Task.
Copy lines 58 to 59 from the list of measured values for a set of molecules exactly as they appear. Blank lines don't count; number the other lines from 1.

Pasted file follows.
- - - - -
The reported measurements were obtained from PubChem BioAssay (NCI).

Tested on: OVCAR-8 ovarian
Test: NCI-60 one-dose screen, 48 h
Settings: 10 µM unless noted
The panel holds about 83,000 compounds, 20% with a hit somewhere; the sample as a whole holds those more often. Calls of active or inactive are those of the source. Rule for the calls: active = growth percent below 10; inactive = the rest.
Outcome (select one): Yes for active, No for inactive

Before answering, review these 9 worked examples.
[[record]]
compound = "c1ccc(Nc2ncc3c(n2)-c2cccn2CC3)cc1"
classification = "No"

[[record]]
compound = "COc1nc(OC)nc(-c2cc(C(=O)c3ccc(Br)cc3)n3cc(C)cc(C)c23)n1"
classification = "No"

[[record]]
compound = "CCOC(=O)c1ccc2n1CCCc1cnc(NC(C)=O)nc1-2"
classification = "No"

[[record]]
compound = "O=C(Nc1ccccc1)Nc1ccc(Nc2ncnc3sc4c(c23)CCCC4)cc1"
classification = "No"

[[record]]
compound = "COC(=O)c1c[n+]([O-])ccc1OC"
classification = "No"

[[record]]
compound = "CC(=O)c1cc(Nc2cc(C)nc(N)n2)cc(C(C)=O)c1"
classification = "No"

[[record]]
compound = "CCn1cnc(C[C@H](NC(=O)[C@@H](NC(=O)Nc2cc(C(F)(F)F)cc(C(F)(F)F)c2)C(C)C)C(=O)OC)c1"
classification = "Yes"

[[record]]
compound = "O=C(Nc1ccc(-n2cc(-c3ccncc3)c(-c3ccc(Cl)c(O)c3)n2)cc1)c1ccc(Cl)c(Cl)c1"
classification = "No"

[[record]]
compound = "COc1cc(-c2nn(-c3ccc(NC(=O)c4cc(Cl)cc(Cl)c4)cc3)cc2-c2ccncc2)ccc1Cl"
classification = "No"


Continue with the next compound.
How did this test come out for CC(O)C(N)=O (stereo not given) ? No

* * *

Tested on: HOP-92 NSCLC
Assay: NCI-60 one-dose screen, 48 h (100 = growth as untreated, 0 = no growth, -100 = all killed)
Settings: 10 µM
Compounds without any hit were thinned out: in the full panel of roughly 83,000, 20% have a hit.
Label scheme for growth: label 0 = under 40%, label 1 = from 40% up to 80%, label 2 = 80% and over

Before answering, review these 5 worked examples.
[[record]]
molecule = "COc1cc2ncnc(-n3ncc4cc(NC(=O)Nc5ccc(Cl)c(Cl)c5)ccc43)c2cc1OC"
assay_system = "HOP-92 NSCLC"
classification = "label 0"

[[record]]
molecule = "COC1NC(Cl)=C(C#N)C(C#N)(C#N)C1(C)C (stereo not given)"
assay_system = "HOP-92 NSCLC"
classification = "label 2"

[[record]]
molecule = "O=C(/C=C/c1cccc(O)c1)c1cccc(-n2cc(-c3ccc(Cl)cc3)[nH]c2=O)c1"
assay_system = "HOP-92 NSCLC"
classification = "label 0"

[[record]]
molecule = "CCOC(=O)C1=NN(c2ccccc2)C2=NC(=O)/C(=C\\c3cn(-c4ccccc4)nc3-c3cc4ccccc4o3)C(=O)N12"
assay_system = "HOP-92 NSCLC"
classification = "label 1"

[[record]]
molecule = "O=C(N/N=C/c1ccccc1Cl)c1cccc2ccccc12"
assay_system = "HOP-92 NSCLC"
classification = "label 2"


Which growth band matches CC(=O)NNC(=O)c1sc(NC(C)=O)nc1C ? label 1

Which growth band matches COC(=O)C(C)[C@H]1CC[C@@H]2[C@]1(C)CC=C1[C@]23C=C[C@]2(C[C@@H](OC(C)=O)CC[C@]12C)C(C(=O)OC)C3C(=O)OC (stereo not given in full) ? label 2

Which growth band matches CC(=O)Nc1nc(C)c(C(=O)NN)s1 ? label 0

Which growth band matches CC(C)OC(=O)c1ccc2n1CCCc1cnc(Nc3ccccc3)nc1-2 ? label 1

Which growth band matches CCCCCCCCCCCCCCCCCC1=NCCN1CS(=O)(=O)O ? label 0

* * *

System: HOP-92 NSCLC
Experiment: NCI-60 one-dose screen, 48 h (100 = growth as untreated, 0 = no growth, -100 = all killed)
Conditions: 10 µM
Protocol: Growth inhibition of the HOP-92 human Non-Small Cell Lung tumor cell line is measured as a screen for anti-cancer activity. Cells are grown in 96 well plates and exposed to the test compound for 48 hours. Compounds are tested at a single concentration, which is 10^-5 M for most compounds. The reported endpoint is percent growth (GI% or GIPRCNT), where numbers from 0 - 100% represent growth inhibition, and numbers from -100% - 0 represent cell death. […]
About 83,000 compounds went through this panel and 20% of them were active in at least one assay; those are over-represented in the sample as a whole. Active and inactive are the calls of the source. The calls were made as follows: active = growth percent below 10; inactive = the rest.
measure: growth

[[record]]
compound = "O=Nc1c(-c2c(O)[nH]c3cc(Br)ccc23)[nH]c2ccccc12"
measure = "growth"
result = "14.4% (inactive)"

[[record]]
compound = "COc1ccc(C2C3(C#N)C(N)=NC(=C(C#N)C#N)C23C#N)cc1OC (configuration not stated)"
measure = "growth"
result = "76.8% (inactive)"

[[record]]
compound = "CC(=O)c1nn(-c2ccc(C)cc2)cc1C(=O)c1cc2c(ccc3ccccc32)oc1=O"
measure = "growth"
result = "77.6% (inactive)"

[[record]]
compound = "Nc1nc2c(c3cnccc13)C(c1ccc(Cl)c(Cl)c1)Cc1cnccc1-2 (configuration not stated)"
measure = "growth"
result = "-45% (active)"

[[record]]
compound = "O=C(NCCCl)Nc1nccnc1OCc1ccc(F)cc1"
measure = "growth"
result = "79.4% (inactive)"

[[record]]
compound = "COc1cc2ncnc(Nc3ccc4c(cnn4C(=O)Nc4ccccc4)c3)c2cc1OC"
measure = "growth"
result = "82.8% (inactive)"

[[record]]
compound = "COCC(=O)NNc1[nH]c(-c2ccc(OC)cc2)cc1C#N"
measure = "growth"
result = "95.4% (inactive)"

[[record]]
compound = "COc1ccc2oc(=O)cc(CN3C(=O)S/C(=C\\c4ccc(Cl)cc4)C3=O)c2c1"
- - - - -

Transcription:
assay_system = "HOP-92 NSCLC"
classification = "label 1"